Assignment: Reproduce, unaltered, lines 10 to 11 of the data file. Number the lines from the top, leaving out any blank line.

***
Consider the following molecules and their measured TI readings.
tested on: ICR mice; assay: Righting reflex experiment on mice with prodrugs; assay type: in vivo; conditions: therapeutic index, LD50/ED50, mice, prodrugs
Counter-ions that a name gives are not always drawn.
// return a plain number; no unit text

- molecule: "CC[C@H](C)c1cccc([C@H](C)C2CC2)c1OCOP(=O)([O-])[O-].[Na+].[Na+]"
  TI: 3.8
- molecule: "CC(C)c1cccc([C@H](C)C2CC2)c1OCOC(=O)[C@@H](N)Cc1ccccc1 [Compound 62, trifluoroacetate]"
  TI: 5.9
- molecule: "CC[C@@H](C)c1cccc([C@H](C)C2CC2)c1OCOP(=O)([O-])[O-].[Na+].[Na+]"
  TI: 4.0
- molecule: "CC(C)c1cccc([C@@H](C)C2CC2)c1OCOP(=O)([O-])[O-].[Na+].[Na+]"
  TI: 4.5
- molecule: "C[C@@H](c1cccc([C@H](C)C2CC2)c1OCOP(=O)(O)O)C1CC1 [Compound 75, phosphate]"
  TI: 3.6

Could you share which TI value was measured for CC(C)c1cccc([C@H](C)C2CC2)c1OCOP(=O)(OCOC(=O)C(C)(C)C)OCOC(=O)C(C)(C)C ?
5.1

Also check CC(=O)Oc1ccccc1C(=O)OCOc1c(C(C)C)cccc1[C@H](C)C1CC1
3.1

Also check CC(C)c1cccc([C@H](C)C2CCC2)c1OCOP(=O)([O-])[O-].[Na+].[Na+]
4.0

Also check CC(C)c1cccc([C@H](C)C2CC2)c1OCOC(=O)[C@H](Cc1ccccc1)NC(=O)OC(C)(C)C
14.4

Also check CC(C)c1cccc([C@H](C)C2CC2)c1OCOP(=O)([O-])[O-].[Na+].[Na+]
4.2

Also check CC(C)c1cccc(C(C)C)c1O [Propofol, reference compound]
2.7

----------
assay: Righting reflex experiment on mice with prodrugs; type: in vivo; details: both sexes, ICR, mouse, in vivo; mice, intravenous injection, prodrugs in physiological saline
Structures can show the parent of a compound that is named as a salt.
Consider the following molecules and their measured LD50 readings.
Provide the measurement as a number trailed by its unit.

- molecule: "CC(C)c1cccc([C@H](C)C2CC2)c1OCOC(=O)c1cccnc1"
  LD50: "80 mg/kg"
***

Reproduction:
  TI: 4.0
- molecule: "CC(C)c1cccc([C@@H](C)C2CC2)c1OCOP(=O)([O-])[O-].[Na+].[Na+]"